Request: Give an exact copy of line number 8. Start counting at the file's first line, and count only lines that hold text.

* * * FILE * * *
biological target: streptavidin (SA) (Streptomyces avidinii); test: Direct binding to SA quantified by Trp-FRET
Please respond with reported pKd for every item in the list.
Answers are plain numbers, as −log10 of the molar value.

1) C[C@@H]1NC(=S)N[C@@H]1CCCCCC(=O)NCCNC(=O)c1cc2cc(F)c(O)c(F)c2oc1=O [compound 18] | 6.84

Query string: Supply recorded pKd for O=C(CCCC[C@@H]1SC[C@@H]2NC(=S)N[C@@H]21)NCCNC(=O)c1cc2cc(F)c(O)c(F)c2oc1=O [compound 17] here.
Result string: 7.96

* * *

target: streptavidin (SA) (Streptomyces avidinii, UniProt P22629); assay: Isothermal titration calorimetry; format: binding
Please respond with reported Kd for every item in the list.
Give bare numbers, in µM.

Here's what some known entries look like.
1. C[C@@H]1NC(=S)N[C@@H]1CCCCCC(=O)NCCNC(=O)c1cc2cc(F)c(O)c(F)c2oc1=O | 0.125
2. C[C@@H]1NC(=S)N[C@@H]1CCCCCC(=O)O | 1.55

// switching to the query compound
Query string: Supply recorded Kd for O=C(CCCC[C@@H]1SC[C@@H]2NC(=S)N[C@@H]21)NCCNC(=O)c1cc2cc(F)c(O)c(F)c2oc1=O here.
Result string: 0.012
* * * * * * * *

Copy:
target: streptavidin (SA) (Streptomyces avidinii, UniProt P22629); assay: Isothermal titration calorimetry; format: binding